Indian Prime Minister Narendra Modi’s government has moved a bill to reserve one-third of seats in the lower house of parliament and state legislative assemblies for women.
The contentious legislative proposal has been hanging for decades due to opposition from some heartland political parties and needs the approval of both houses of parliament and a majority of state legislatures to become law.
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Its revival on Tuesday comes months before general elections are due by May 2024, when Modi is seeking a third term. Analysts say the chances of the bill getting passed in parliament have brightened as opposition to it has shrunk over the years.
“This is a historic moment, this is a moment of pride for us. For many years there have been a lot of discussions about the Women’s Reservation Bill after it was first introduced in 1996,” Modi said in parliament on Tuesday before Law Minister Arjun Ram Meghwal presented the bill to legislators.
“There were not enough numbers to pass the bill and the dream remained unfulfilled. It seems for these sacred works, God has chosen me,” he said, adding that more and more women should join the development process of the country.
When asked about the bill, opposition leader Sonia Gandhi of the Indian National Congress party called it “ours” – referring to her party’s long-standing demand for its passage.
Women account for almost half of India’s 950 million registered voters but only 15 percent of parliament and about 10 percent of state legislatures, pushing the world’s largest democracy towards the bottom of the global list on gender parity in legislatures.
Meghwal said the 542-seat lower house has 82 women members at present and if the bill is approved the number will rise to at least 181.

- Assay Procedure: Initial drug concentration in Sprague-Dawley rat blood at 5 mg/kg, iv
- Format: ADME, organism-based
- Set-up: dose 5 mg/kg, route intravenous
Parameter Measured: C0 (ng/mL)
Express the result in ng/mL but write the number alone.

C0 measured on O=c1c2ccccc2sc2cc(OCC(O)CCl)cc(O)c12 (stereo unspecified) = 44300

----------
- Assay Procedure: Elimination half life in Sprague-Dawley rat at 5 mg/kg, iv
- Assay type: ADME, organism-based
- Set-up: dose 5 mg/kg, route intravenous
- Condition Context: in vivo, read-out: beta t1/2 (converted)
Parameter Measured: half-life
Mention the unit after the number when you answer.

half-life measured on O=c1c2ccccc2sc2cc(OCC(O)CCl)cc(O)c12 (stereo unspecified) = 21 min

Subhashini Ali, a former Communist Party of India parliamentarian, told Al Jazeera the tabling of the bill was “a very, very long wait”.
“We have been consistently fighting for it and I am very happy,” she said. “Democracy is all about widening and expanding representation.”
Congress spokeswoman Shama Mohamed told Al Jazeera the ruling Bharatiya Janata Party could have brought the bill earlier since the ruling party had it in its election manifestos in 2014 and 2019.
“I must say it be a victory for the Congress Party if the bill is finally passed,” she said, claiming her party gave the nation its first female prime minister, the first woman speaker of parliament and the woman president.
“Women’s reservation in grassroots politics was brought in by Rajiv Gandhi when he was the prime minister … In 2010, it was passed in Rajya Sabha [the upper house of parliament] and since we didn’t have the numbers in the Lok Sabha [the lower house], we could not pass it,” she said.
Successive governments have sought to address this imbalance since the mid-1990s by trying to make a law that reserves a third of seats for women at the national and state levels. The bill was first introduced in parliament in 1996.
But it has been repeatedly blocked by Hindi heartland parties, with some of their legislators aggressively disrupting proceedings and snatching and tearing copies of the bill before being physically escorted out of the chambers.
Opponents of the move say reserving seats for women will only benefit educated and urban women and deprive their disadvantaged rural counterparts from so-called backward castes.
They want a quota for women from these castes within the overall quota for women to ensure what they say will be a true gender balance.
Activists and analysts, however, say leaders of these parties are patriarchal and oppose the proposal as they fear losing power to women if a third of the seats are blocked.
The strength of these parties has, however, shrunk over the years and the latest proposal is not likely to face as much opposition, analysts say.
Tarushikha Sarvesh, who teaches women’s studies at the Aligarh Muslim University, told Al Jazeera the bill’s introduction is a positive move.
“But there is a need to watch how it is worded in order to include the different views and concerns of women,” she said. “This time the atmosphere appears to be more favourable for the bill’s passing, yet one must be mindful of the realities of gender, caste and community.”